The coronavirus pandemic is creating a situation, unlike anything, most of us have experienced in our lifetime. There have been a variety of epidemics, natural disasters, economic downturns, and tragic events – but none with the degree of impact across our physical and mental health, our financial and relationship well-being, and other aspects of life – all at the same time.
Early in the cycle of the pandemic, I was speaking with a college friend and we were both reminded of an event that happened during our college years (Three Mile Island). I was reminded again when the toilet paper jokes started circulating as they had a similar feeling to the radiation jokes shared on campus. While Three Mile Island had nowhere near the effect in either scope or duration, I found it interesting to see some of the parallels in how human behaviors were unfolding – behaviors which will hold memories for a lifetime, as mine from Three Mile Island do.
- First, disbelief in what is occurring and the search for information. Now, we see daily updates on TV, via Facebook, and every other media imaginable.
- For those who believed in the seriousness of the coronavirus, they experienced varying levels of fear, panic, and confusion regarding what actions to take. It was reflected in the empty shelves at supermarkets, the hoarding of toilet paper and hand sanitizer. As people started to stay indoors, there were adjustments in daily routines, finding technological solutions, and numerous cancellations of planned events.
- As the reality of the coronavirus set in, communities were created. Facebook pages with support for small business owners were started and town groups worked together to feed students who depend on school lunches. Numerous free resources were offered (and continue to be) on everything from how to make hand sanitizer to tips on running virtual meetings.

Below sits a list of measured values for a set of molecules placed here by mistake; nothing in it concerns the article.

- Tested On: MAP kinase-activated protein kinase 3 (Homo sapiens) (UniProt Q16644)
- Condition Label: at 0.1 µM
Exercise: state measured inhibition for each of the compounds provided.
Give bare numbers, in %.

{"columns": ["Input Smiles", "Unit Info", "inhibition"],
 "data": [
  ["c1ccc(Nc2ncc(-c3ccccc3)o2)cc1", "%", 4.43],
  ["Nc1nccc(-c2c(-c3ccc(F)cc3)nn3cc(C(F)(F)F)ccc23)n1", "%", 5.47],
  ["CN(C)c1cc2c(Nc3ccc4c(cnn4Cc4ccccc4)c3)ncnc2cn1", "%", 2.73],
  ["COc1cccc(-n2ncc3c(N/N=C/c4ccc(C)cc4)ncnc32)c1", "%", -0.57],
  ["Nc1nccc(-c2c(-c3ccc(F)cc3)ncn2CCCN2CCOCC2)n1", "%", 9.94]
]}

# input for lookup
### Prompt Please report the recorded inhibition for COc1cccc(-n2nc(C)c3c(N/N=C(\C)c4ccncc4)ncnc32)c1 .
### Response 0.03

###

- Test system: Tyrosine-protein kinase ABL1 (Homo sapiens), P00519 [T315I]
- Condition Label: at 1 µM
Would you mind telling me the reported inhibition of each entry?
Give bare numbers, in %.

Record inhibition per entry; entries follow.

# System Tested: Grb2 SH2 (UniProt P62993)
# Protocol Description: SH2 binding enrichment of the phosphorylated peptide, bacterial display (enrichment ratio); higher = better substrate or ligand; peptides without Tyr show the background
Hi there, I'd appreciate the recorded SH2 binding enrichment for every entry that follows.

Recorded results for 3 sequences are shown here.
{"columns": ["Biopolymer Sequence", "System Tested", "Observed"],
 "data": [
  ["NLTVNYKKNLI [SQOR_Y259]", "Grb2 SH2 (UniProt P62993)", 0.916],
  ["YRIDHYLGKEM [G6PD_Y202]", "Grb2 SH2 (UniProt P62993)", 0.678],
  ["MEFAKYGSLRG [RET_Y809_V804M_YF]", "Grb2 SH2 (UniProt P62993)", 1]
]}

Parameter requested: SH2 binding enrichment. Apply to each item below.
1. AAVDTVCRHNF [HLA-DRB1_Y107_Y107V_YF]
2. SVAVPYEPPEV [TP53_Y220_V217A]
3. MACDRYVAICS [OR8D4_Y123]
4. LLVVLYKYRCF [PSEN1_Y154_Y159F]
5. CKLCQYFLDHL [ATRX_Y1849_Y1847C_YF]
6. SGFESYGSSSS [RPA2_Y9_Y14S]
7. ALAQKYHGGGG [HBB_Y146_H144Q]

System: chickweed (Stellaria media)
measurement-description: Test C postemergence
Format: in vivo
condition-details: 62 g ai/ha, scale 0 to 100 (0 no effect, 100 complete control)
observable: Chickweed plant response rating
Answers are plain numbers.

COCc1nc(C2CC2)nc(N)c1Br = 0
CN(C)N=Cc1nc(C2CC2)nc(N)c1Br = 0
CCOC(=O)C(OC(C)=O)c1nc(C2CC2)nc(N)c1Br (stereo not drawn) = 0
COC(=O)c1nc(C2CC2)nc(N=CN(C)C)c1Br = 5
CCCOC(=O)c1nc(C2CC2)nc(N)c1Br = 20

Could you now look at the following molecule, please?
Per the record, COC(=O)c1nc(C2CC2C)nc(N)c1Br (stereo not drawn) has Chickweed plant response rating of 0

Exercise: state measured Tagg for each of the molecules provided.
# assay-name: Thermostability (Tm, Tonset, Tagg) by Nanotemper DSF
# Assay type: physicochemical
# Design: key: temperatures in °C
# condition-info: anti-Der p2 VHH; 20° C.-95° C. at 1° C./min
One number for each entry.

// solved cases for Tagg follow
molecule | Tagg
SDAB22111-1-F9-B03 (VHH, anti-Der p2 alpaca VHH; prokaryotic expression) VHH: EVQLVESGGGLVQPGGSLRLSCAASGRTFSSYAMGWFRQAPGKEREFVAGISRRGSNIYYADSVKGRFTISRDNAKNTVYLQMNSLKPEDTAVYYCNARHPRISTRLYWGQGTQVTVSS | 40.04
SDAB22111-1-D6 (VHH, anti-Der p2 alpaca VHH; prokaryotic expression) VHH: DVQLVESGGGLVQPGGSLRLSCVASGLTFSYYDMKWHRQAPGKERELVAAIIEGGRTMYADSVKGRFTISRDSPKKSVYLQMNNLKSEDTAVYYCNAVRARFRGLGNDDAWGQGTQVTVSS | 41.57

- Then, of course, the humor about the pandemic came out – with toilet paper jokes, revised movie titles, and the creation of new words like covidiot, coronials, and quaranteenagers.
- Next, the creativity and collaboration emerged. Business pivoted their product lines to support immediate medical and other core human needs, people shared musical interludes from balconies, and exercise classes were led from rooftops – to name a few.
- Then of course there is the reality that comes with the coronavirus – the loss of lives, homes, livelihoods. The re-assessment of our relationships, careers, and how we spend our money. The gratitude for what we have, the questioning of what is next, and eventually the way this pandemic will change many of us forever.
As we go through an event that throws us off balance, whether that be our sense of safety or our entire way of being, it is important to allow ourselves time to process. It unfolds differently for each of us and it is important to honor where you are – no matter what it feels like. If you hear people telling you what you should be doing or feeling, simply take a deep breath, mentally step back and ask yourself what you need, rather than listen to anyone else.
If you find yourself needing some additional support during this challenging time to help you feel more stable and clear, please contact me for a complimentary coaching conversation.
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